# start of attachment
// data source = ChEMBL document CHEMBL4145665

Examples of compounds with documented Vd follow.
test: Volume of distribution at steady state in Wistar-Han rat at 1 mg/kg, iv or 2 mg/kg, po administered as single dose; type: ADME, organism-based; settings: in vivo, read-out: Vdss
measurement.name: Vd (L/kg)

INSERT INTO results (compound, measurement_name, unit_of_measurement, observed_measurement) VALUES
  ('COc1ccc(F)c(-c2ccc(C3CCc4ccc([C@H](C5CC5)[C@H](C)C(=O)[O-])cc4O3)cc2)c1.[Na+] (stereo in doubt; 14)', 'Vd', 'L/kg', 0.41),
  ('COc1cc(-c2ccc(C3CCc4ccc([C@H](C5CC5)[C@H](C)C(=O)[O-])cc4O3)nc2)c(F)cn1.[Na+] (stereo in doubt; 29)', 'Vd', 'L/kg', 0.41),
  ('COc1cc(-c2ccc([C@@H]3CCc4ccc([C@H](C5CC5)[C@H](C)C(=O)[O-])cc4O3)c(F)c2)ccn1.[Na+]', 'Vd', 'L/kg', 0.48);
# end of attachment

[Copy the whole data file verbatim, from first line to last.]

// data source = ChEMBL document CHEMBL4145665

Examples of compounds with documented Vd follow.
test: Volume of distribution at steady state in Wistar-Han rat at 1 mg/kg, iv or 2 mg/kg, po administered as single dose; type: ADME, organism-based; settings: in vivo, read-out: Vdss
measurement.name: Vd (L/kg)

INSERT INTO results (compound, measurement_name, unit_of_measurement, observed_measurement) VALUES
  ('COc1ccc(F)c(-c2ccc(C3CCc4ccc([C@H](C5CC5)[C@H](C)C(=O)[O-])cc4O3)cc2)c1.[Na+] (stereo in doubt; 14)', 'Vd', 'L/kg', 0.41),
  ('COc1cc(-c2ccc(C3CCc4ccc([C@H](C5CC5)[C@H](C)C(=O)[O-])cc4O3)nc2)c(F)cn1.[Na+] (stereo in doubt; 29)', 'Vd', 'L/kg', 0.41),
  ('COc1cc(-c2ccc([C@@H]3CCc4ccc([C@H](C5CC5)[C@H](C)C(=O)[O-])cc4O3)c(F)c2)ccn1.[Na+]', 'Vd', 'L/kg', 0.48);